The 1982 Hot Space tour had been grueling for each member of Queen: releasing an album that had been received with more of a mild cheer than a deafening roar, and then having to slog off on a lengthy tour to promote it to largely unenthusiastic audiences and dwindling numbers took its toll on the band, and a break from Queen activities was proposed for 1983. However, Freddie still felt the funk in his bones, and had gathered up a backlog of material that he felt was unsuitable for a Queen record, and, following a stay in Japan at the conclusion of the tour, began to assemble musicians and book studio time for what would become his first bona fide solo project.
There had been, of course, the Larry Lurex single from 1973, which was more of a Freddie solo project than a Queen project (even though Brian and Roger contributed guitar and percussion, respectively, to the A-side), but it wasn't conceived as such, nor was it promoted as a Freddie solo single – least of all because nobody had any idea who Freddie was at that time. With the passing of a decade, though, and having fronted arguably the world's most popular and successful band, Freddie felt that a solo album was long overdue. His allegiances were still with Queen, though, and he never threatened to leave the band if he ever became too famous; but judging by the tensions and lukewarm band reception to material on Hot Space, Freddie knew that there were some styles of music he wanted to explore that the others just were not be interested in.
Because of the perfectionist in Freddie, the sessions took place only when he felt he had a sizable amount of material ready for an album, with each note labored over until it met his precise requirements. While sessions probably didn't begin in earnest until the middle of 1983, they wouldn't conclude until early 1985, meaning that it took him a good two years, off and on, to complete what truly was a labor of love. The reason work was sporadic was because Queen had commitments toward the end of 1983 to work on two albums – what eventually became The Works and the soundtrack for the film adaptation of John Irving's The Hotel New Hampshire – and tour South America in November. While the latter two projects were abandoned for various reasons, Queen work always took precedence, though Freddie continued to squirrel away material he felt was more suitable for his solo album. One song that began life as a Queen track was Love Kills, originally destined for The Works but submitted to Giorgio Moroder, who was working on an update of the 1927 Fritz Lang film Metropolis. The update sparked an enormous amount of debate, because Moroder added a modern rock soundtrack in lieu of the original orchestrations; however, it allowed Freddie a good deal of exposure, and Love Kills, released as a single in September 1984, hit #10 in the UK. Brian confirmed in the liner notes to The Solo Collection that the backing is essentially a Queen track, with his guitar and Roger's programmed drums, though it's not known if John's contributions were kept intact.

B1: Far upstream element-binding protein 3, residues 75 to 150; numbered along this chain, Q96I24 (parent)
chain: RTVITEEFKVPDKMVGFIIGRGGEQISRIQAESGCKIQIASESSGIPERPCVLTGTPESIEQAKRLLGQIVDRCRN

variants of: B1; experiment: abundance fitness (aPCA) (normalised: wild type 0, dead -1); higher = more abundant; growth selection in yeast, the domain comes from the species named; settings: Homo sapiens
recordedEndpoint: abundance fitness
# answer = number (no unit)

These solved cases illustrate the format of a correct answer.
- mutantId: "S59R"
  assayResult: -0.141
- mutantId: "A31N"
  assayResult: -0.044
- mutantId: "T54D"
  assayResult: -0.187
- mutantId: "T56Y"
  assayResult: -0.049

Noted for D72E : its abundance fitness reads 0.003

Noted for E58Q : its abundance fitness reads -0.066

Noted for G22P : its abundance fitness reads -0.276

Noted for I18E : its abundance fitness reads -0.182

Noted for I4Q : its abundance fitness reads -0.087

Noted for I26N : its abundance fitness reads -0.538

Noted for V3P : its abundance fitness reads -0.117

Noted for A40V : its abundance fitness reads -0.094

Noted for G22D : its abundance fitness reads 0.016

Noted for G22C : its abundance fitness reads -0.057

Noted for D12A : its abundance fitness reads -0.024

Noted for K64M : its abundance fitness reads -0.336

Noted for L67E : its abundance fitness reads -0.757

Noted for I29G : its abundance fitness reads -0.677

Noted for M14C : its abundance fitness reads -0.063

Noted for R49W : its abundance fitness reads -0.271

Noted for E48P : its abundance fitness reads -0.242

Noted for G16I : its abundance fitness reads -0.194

Mr. Bad Guy, as it came to be, was deep-rooted in dance and disco, with some of the more bombastic explorations of Queen's trademark sound brought in so as not to alienate curious casual fans. It was an interesting mix and clash of styles, probably more in line with what Queen might have done if Hot Space had been more successful and better accepted by fans. Intriguingly, There Must Be More To Life Than This and Man Made Paradise were both first recorded by Queen in 1981 and originally earmarked for Hot Space, and were once again brought to the table for sessions for The Works in 1983, but were rejected both times. While Freddie did his best to differentiate his solo career from Queen's sound, guitarist Paul Vincent contributed alarmingly Brian May-esque solos to Man Made Paradise and She Blows Hot And Cold, which reportedly did not sit well with the curly-haired guitarist. Brian later commented, with a touch of irritation, that the line "thanks to Brian, Roger, and John for not interfering" was far from the truth, and that the others added particular bits to some songs that were often replicated by the session musicians.